Updates in Maritime Labour and Immigration

Below is my update to the Canadian Maritime Law Association as Chair of the Maritime Labour and Immigration Committee: 

  • COVID-19. The global Covid-19 pandemic has a resulted in many legal issues pertaining to seafarers, the mobility of labour, and occupational health and safety. Some common issues include:

    • Transport Canada has confirmed that marine sector workers are essential and can travel into and within Canada (and are exempt from the requirement to quarantine for 14 days) provided they are asymptomatic. Marine sectors workers include:

      • Marine crew operating a vessel (including seafarers conducting a crew change)
      • Persons involved in the provision of ship and port services and supplies (including those providing administration and management support)
      • Equipment operators
      • Workers supporting the loading/offloading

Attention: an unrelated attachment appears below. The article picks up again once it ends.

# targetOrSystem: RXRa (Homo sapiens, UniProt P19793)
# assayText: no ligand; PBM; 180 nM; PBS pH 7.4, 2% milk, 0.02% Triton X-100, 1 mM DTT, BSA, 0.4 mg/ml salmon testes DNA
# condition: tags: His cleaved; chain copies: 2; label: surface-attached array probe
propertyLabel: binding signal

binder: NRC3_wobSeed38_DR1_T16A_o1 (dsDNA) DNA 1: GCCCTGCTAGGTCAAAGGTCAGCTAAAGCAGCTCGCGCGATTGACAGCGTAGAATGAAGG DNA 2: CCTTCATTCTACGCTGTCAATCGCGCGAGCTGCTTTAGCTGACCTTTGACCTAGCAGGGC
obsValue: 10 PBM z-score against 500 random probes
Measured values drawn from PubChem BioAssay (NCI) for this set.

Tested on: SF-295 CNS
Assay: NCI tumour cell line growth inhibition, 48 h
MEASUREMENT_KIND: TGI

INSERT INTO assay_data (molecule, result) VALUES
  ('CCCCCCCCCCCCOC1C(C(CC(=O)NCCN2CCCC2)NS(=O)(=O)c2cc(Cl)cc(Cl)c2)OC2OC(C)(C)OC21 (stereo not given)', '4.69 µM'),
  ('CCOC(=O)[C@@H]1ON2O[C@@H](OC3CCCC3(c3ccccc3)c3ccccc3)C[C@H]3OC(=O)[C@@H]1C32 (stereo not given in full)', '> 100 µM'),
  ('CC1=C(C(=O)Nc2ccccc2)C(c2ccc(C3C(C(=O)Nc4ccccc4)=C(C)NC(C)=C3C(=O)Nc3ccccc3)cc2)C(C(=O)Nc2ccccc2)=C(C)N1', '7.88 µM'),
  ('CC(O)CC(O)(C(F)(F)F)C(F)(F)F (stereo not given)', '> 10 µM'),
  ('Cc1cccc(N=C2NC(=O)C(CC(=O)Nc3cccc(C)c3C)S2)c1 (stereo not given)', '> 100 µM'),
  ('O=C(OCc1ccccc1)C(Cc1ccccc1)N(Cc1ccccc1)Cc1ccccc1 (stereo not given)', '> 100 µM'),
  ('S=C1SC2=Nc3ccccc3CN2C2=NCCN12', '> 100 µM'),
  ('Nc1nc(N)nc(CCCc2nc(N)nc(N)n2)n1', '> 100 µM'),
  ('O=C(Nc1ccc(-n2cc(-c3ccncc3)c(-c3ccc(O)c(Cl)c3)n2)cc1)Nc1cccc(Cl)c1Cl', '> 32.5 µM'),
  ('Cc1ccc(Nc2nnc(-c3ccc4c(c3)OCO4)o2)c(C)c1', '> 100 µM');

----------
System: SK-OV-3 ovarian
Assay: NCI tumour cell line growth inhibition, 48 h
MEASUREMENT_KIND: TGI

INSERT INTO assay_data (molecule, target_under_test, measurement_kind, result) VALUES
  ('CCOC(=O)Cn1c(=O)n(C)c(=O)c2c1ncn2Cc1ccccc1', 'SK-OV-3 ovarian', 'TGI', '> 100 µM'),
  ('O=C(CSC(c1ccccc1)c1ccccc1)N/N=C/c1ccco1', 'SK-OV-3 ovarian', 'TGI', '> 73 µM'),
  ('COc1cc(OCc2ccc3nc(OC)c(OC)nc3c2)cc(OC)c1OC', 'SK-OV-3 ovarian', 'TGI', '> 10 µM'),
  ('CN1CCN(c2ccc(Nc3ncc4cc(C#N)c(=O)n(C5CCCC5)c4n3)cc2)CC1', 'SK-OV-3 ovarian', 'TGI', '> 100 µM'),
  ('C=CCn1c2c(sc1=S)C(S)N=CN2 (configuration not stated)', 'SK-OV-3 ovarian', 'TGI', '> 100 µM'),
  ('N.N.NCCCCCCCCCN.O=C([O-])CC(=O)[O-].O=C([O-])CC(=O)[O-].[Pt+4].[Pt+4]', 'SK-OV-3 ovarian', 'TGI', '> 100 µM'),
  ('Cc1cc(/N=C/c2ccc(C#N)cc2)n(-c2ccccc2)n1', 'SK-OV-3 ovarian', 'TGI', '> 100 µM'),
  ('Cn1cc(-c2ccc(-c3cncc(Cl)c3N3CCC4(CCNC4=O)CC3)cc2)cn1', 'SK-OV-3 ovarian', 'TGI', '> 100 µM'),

• Maintenance services
      • Security officers and those providing security support functions
      • Inspectors
      • Marine surveyors
      • Marine pilots
      • Vessel traffic management staff
      • Representatives of seafarers’ welfare and labour organizations
      • Search and rescue workers (also deemed essential workers as emergency responders)
      • Divers
      • Response and clean-up crew for a maritime spill
      • Other emergency response persons
      • Essential workers from other sectors who work on board a vessel

Until at least June 30, shore leave has been reduced to “essential” leave only and is limited to 4 hours in duration. “When granting shore leave, the Master of a vessel shall determine that such leave is essential (e.g. a personal, family or medical emergency) and not discretionary. Shore leave will not be granted for optional or discretionary purposes, such as tourism, recreation or entertainment.” No shore leave is permitted in Canada’s Arctic ports.

For more information see: Mobility of asymptomatic workers in the marine sector during COVID-19 - SSB No.: 09/2020.